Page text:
Dining experience – with bit of a difference
Retina SA and PE Host Lions put together a sensory treat, to be enjoyed in the dark
Port Elizabeth will get a chance to experience the heightened sensory experience of Dining in the Dark on Saturday September 7 in an unusual “blind tasting”.
Retina SA and PE Host Lions club will present a six-course tapas-style themed meal at Algoa Toyota in Lorraine to guests who will be asked to wear glasses that mimic a range of visual impairments.
But, although guests may be deprived of most of their sight, they will be able to indulge their other senses by tasting, smelling and touching the delicacies dreamt up by Bay chef Pierre Burman.
Retina SA provincial manager Gail Cillie said this was the third time the dinner had been held in the city to raise funds for the organisation dedicated to finding treatments for degenerative eye conditions.
“We want to highlight the challenges faced by an individual when vision is lost,” Cillie said. “Under simulation the guests are asked to walk in the shoes of a person with impaired vision and to perform tasks that everyone is faced with on a daily basis such as recognise faces or people, hold a conversation, find your seat, read a menu, recognise food on a plate and so on.”
Eating in total darkness can be a deeply disconcerting experience, as Retina SA discovered at the first two dinners.
“You can’t believe the feedback, it is fascinating to observe. Some get quite claustrophobic, they become dysfunctional,” Cillie said.
“The minute you put a sighted person in a blindfold there is a shutdown, but we don’t want our guest to be uncomfortable.”
Hence, guests will only be “blind” when they sit down for dinner, as they will wear spectacles which show the effect of degenerative eye conditions such as retina pigmentosa (RP) and macular degeneration.
Both Cillie and Kat Flanagan, another in the organising team, have RP and their vision is extremely limited.
However, says Cillie, “we don’t want the ‘ag shame’ factor, we are trying to create the awareness that people with a disability can still do things”.
Flanagan is an accountant who works at BVDM in Newton Park as an auditor. She also is a qualified fashion designer and keen road runner.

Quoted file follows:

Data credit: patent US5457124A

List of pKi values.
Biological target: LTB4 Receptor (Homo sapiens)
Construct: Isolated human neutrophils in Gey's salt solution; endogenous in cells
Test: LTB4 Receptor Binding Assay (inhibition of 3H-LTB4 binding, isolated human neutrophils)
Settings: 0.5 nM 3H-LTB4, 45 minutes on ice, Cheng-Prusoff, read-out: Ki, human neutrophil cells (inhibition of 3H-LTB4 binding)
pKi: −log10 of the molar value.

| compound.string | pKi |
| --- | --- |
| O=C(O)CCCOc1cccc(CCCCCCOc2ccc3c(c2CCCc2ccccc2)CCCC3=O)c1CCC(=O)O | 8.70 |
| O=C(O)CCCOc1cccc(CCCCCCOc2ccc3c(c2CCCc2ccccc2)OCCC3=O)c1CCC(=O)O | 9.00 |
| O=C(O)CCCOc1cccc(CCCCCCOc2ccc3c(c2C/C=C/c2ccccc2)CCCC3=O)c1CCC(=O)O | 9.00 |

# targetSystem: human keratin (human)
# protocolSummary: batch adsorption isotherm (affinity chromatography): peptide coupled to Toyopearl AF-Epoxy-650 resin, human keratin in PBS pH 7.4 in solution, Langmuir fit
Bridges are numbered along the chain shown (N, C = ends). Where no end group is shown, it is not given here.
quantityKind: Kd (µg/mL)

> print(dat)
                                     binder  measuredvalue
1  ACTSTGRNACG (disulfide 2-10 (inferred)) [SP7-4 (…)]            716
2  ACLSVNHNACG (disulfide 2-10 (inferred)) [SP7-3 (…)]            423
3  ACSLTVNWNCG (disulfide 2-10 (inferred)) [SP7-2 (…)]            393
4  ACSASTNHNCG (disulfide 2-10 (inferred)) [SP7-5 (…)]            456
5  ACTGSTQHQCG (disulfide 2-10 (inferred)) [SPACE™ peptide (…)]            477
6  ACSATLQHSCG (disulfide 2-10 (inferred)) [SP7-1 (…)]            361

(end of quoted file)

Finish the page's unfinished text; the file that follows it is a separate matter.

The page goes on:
“Kathleen is a very good example of a low-vision person being very functional and following her dreams and goals,” Cillie said.
And Flanagan, who reckons the event will be tremendous fun, is hoping they sell heaps more tickets. “It’s a heightened sensory experience, so come and join us,” she said this week.
Having served at previous Dinners in the Dark, she has noticed how diners fumble with their food and splash their drinks.
“Don’t wear white!” she warns, especially if you drink red wine, “you might miss your glass – sometimes people even miss the table!”
To add to the fun, guests will be asked to identify what they are eating and what country they think a dish comes from.
For example, they may experience the fragrance of fresh coriander in a Thai dish, taste a creamy brie from France and a spicy curry from India, followed by the chewy texture of South African biltong.
They will have to rely on senses other than sight to help them identify what chef Burman is placing on their table.
“He’s very creative and he’s come up with amazing ideas,” Cillie said.
Table manners may fly out the window and it will be a sight to behold – depending on how good your vision is!
Tickets are R250 each but R2,000 for a table of 10. There will be a coffee station and cash bar. Boost Creative Solutions’ Niqui Cloete-Barrass will entertain guests.
Further information from Susan at Retina SA, 041-3630164 or e-mail email@example.com
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